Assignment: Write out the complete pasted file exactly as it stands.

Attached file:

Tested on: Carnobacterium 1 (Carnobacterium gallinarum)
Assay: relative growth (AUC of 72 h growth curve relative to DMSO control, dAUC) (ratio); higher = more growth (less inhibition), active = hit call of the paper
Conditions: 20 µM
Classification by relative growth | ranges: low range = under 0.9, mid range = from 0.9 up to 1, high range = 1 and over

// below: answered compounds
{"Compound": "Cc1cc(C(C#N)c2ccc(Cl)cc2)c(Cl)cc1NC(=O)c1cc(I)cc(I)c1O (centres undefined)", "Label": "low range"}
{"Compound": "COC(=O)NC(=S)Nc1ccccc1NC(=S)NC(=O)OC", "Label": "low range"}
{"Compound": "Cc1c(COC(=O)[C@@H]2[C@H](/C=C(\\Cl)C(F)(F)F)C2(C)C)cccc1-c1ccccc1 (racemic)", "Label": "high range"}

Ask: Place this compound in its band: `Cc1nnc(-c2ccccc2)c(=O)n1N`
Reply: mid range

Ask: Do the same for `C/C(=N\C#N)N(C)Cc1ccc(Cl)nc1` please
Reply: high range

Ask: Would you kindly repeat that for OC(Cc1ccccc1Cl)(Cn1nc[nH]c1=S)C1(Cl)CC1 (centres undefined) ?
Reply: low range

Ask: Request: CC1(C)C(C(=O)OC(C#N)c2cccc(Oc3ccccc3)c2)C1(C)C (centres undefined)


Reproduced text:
Tested on: Carnobacterium 1 (Carnobacterium gallinarum)
Assay: relative growth (AUC of 72 h growth curve relative to DMSO control, dAUC) (ratio); higher = more growth (less inhibition), active = hit call of the paper
Conditions: 20 µM
Classification by relative growth | ranges: low range = under 0.9, mid range = from 0.9 up to 1, high range = 1 and over

// below: answered compounds
{"Compound": "Cc1cc(C(C#N)c2ccc(Cl)cc2)c(Cl)cc1NC(=O)c1cc(I)cc(I)c1O (centres undefined)", "Label": "low range"}
{"Compound": "COC(=O)NC(=S)Nc1ccccc1NC(=S)NC(=O)OC", "Label": "low range"}
{"Compound": "Cc1c(COC(=O)[C@@H]2[C@H](/C=C(\\Cl)C(F)(F)F)C2(C)C)cccc1-c1ccccc1 (racemic)", "Label": "high range"}

Ask: Place this compound in its band: `Cc1nnc(-c2ccccc2)c(=O)n1N`
Reply: mid range

Ask: Do the same for `C/C(=N\C#N)N(C)Cc1ccc(Cl)nc1` please
Reply: high range

Ask: Would you kindly repeat that for OC(Cc1ccccc1Cl)(Cn1nc[nH]c1=S)C1(Cl)CC1 (centres undefined) ?
Reply: low range

Ask: Request: CC1(C)C(C(=O)OC(C#N)c2cccc(Oc3ccccc3)c2)C1(C)C (centres undefined)